Evaluation of Small Molecules for Neuroectoderm differentiation & patterning using Factorial Experimental Design

dc.contributor.authorvoulgaris, dimitrios
dc.contributor.departmentChalmers tekniska högskola / Institutionen för fysik (Chalmers)sv
dc.contributor.departmentChalmers University of Technology / Department of Physics (Chalmers)en
dc.date.accessioned2019-07-03T14:25:04Z
dc.date.available2019-07-03T14:25:04Z
dc.date.issued2016
dc.description.abstractScreening for therapeutic compounds and treatments for diseases of the Brain does not only encompass the successful generation of iPS-derived homogenous neural stem cell populations but also the capacity of the differentiation protocol to derive on-demand region-specific cells. Νoggin, a human recombinant protein, has been extensively used in neural induction protocols but its high production costs and batch-to-batch variation have switched the focus to utilizing small molecules that can substitute noggin. Resultantly, the aim of this study was to optimize neuroepithelial stem cell generation in a cost-efficient fashion as well as to evaluate the impact that patterning factors (i.e. small molecules or proteins that enhance the emergence of type-specific neuronal populations) have on the regionality of the neural stem cell population. Findings in this study suggest that DMH1 is indeed a small molecule that can replace noggin in neural induction protocols as previously documented in literature; DMHI appears also to have a ventralizing effect on the generated neural population.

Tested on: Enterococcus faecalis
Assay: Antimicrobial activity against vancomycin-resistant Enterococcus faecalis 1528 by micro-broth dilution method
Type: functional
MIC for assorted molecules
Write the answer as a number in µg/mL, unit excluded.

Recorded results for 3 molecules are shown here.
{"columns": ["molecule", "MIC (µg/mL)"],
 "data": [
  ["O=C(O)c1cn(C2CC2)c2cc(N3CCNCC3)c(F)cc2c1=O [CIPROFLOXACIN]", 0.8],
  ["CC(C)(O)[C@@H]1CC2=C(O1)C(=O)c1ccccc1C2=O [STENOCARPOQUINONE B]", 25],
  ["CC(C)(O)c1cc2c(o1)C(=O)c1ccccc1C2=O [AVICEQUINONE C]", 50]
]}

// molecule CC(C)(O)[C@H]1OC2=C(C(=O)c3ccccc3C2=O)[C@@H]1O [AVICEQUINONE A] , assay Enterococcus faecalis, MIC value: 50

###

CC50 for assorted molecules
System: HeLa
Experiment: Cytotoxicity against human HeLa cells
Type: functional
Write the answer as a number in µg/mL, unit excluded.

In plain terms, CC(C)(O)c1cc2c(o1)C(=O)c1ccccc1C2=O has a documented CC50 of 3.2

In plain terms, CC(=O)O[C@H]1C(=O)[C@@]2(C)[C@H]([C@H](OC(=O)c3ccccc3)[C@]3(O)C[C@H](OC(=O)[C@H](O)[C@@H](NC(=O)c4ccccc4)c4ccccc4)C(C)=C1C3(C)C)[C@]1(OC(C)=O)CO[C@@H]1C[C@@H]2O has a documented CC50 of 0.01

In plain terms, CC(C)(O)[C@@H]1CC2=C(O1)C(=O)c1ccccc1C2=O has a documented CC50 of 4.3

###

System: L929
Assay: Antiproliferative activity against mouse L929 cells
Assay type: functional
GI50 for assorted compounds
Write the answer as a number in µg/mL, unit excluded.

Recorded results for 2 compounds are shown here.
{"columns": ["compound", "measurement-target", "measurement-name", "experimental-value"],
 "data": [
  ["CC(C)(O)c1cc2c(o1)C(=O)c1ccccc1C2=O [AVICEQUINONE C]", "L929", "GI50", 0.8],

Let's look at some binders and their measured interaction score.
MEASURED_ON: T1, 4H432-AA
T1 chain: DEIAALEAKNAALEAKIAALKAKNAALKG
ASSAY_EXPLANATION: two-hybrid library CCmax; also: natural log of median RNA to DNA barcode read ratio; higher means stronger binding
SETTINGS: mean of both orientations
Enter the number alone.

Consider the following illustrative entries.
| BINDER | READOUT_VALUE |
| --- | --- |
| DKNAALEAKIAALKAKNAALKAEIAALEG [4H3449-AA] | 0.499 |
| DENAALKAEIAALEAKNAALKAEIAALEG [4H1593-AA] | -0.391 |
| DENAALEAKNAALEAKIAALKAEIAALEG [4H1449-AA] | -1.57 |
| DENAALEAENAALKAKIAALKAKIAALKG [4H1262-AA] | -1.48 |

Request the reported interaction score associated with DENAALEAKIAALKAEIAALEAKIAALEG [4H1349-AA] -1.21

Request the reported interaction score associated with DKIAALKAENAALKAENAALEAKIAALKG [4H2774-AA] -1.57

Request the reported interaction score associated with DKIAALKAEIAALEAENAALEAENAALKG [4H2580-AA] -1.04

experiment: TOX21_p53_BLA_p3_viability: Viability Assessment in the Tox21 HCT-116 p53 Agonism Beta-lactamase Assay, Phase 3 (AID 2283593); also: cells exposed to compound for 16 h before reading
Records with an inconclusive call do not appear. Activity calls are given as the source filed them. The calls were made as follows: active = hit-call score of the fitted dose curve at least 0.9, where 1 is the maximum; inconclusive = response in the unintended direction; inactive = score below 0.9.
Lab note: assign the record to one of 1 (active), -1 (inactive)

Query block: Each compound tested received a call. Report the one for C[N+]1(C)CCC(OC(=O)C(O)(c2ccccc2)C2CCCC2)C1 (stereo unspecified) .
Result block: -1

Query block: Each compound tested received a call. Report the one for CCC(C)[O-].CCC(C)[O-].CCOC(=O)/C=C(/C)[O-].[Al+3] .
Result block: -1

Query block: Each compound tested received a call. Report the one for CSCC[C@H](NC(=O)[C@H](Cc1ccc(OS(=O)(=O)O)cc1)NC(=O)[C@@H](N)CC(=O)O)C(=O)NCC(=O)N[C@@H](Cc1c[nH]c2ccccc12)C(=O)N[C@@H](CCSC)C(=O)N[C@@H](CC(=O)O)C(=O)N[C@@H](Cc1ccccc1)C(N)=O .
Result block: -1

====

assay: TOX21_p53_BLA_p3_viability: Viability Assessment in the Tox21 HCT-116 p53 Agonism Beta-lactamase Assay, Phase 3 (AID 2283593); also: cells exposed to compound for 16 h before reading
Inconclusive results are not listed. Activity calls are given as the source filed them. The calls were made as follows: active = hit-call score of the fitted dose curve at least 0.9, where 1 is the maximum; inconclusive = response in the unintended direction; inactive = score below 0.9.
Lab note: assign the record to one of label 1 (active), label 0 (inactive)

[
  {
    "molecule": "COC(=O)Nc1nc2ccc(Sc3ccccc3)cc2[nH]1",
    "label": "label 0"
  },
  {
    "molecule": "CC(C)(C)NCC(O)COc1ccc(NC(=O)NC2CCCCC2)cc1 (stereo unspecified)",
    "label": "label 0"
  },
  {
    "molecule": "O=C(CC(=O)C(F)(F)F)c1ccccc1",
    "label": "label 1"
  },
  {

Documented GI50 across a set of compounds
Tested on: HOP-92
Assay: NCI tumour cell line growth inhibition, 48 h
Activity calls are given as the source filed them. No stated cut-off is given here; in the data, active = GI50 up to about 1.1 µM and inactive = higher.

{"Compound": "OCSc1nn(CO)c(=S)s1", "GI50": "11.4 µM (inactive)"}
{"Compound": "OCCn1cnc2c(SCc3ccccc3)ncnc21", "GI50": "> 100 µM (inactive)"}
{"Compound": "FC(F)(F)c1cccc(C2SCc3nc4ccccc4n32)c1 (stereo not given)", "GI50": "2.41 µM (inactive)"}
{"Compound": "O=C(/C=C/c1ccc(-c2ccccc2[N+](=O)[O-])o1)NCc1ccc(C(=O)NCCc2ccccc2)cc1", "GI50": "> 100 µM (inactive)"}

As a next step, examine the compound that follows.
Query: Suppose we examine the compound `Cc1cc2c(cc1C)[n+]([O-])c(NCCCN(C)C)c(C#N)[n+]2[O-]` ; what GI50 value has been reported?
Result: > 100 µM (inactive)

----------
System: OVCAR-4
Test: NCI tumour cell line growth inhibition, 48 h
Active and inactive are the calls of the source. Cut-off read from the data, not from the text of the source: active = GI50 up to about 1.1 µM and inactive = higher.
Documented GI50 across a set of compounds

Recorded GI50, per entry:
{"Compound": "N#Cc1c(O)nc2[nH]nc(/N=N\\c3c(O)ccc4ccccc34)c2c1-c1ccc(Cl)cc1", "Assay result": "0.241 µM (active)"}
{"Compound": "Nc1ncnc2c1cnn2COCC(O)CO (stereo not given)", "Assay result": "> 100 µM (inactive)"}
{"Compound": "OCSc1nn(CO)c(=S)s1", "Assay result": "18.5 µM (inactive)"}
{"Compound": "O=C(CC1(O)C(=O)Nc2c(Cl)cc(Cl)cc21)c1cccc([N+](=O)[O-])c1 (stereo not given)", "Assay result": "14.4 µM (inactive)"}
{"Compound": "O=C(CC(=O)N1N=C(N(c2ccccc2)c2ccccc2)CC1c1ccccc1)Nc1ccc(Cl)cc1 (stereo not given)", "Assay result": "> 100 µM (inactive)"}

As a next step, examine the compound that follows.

dc.identifier.urihttps://hdl.handle.net/20.500.12380/247469
dc.language.isoeng
dc.setspec.uppsokPhysicsChemistryMaths
dc.subjectMaterialvetenskap
dc.subjectGrundläggande vetenskaper
dc.subjectHållbar utveckling
dc.subjectInnovation och entreprenörskap (nyttiggörande)
dc.subjectMedicinteknik
dc.subjectMaterials Science
dc.subjectBasic Sciences
dc.subjectSustainable Development
dc.subjectInnovation & Entrepreneurship
dc.subjectMedical Engineering
dc.titleEvaluation of Small Molecules for Neuroectoderm differentiation & patterning using Factorial Experimental Design
dc.type.degreeExamensarbete för masterexamensv
dc.type.degreeMaster Thesisen
dc.type.uppsokH
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